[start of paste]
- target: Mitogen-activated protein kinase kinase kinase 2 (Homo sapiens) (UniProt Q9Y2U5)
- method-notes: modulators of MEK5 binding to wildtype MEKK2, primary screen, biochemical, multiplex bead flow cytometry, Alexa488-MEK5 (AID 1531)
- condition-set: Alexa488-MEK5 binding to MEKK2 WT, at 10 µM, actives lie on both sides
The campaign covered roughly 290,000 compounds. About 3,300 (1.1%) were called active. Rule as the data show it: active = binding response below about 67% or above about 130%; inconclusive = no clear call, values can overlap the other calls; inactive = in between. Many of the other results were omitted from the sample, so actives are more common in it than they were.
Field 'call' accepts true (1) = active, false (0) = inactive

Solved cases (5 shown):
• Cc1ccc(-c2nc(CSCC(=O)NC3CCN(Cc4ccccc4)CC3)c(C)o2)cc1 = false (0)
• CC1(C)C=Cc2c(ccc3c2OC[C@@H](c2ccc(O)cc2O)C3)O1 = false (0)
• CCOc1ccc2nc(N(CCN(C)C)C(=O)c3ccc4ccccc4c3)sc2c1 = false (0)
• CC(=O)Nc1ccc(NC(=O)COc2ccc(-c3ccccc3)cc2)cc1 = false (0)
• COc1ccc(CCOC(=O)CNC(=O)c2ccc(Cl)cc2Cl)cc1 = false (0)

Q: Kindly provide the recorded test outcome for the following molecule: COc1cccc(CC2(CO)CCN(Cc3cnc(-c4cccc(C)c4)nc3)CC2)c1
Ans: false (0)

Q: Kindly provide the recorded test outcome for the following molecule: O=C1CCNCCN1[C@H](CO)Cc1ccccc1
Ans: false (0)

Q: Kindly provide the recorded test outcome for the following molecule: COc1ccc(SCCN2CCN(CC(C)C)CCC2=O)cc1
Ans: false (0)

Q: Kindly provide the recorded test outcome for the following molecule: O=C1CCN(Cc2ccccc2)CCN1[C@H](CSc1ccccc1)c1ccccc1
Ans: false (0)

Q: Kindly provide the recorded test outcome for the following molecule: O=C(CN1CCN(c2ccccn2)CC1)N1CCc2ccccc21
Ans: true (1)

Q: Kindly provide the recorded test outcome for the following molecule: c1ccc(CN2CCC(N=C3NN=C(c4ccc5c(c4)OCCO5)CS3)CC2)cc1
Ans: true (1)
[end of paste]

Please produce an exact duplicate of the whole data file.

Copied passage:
- target: Mitogen-activated protein kinase kinase kinase 2 (Homo sapiens) (UniProt Q9Y2U5)
- method-notes: modulators of MEK5 binding to wildtype MEKK2, primary screen, biochemical, multiplex bead flow cytometry, Alexa488-MEK5 (AID 1531)
- condition-set: Alexa488-MEK5 binding to MEKK2 WT, at 10 µM, actives lie on both sides
The campaign covered roughly 290,000 compounds. About 3,300 (1.1%) were called active. Rule as the data show it: active = binding response below about 67% or above about 130%; inconclusive = no clear call, values can overlap the other calls; inactive = in between. Many of the other results were omitted from the sample, so actives are more common in it than they were.
Field 'call' accepts true (1) = active, false (0) = inactive

Solved cases (5 shown):
• Cc1ccc(-c2nc(CSCC(=O)NC3CCN(Cc4ccccc4)CC3)c(C)o2)cc1 = false (0)
• CC1(C)C=Cc2c(ccc3c2OC[C@@H](c2ccc(O)cc2O)C3)O1 = false (0)
• CCOc1ccc2nc(N(CCN(C)C)C(=O)c3ccc4ccccc4c3)sc2c1 = false (0)
• CC(=O)Nc1ccc(NC(=O)COc2ccc(-c3ccccc3)cc2)cc1 = false (0)
• COc1ccc(CCOC(=O)CNC(=O)c2ccc(Cl)cc2Cl)cc1 = false (0)

Q: Kindly provide the recorded test outcome for the following molecule: COc1cccc(CC2(CO)CCN(Cc3cnc(-c4cccc(C)c4)nc3)CC2)c1
Ans: false (0)

Q: Kindly provide the recorded test outcome for the following molecule: O=C1CCNCCN1[C@H](CO)Cc1ccccc1
Ans: false (0)

Q: Kindly provide the recorded test outcome for the following molecule: COc1ccc(SCCN2CCN(CC(C)C)CCC2=O)cc1
Ans: false (0)

Q: Kindly provide the recorded test outcome for the following molecule: O=C1CCN(Cc2ccccc2)CCN1[C@H](CSc1ccccc1)c1ccccc1
Ans: false (0)

Q: Kindly provide the recorded test outcome for the following molecule: O=C(CN1CCN(c2ccccn2)CC1)N1CCc2ccccc21
Ans: true (1)

Q: Kindly provide the recorded test outcome for the following molecule: c1ccc(CN2CCC(N=C3NN=C(c4ccc5c(c4)OCCO5)CS3)CC2)cc1
Ans: true (1)